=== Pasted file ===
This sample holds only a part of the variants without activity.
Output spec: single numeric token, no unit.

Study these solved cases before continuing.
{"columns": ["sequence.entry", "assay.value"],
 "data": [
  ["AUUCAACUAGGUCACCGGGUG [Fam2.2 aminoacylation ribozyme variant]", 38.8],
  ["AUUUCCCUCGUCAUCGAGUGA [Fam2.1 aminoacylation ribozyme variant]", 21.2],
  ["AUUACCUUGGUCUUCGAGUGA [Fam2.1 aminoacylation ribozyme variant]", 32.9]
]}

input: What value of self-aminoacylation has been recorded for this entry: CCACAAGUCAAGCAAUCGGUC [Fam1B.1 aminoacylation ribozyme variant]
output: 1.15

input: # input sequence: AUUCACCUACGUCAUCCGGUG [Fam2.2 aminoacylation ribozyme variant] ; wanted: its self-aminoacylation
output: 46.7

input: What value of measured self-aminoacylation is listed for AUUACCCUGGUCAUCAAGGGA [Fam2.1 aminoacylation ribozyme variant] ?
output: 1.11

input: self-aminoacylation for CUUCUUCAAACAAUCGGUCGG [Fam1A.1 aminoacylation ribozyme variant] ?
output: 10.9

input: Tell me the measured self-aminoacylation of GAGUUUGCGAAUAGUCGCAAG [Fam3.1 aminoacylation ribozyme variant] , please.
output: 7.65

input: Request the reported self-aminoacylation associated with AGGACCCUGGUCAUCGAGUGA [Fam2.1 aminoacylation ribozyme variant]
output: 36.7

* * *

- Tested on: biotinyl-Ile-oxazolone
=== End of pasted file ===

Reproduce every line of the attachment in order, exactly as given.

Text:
This sample holds only a part of the variants without activity.
Output spec: single numeric token, no unit.

Study these solved cases before continuing.
{"columns": ["sequence.entry", "assay.value"],
 "data": [
  ["AUUCAACUAGGUCACCGGGUG [Fam2.2 aminoacylation ribozyme variant]", 38.8],
  ["AUUUCCCUCGUCAUCGAGUGA [Fam2.1 aminoacylation ribozyme variant]", 21.2],
  ["AUUACCUUGGUCUUCGAGUGA [Fam2.1 aminoacylation ribozyme variant]", 32.9]
]}

input: What value of self-aminoacylation has been recorded for this entry: CCACAAGUCAAGCAAUCGGUC [Fam1B.1 aminoacylation ribozyme variant]
output: 1.15

input: # input sequence: AUUCACCUACGUCAUCCGGUG [Fam2.2 aminoacylation ribozyme variant] ; wanted: its self-aminoacylation
output: 46.7

input: What value of measured self-aminoacylation is listed for AUUACCCUGGUCAUCAAGGGA [Fam2.1 aminoacylation ribozyme variant] ?
output: 1.11

input: self-aminoacylation for CUUCUUCAAACAAUCGGUCGG [Fam1A.1 aminoacylation ribozyme variant] ?
output: 10.9

input: Tell me the measured self-aminoacylation of GAGUUUGCGAAUAGUCGCAAG [Fam3.1 aminoacylation ribozyme variant] , please.
output: 7.65

input: Request the reported self-aminoacylation associated with AGGACCCUGGUCAUCGAGUGA [Fam2.1 aminoacylation ribozyme variant]
output: 36.7

* * *

- Tested on: biotinyl-Ile-oxazolone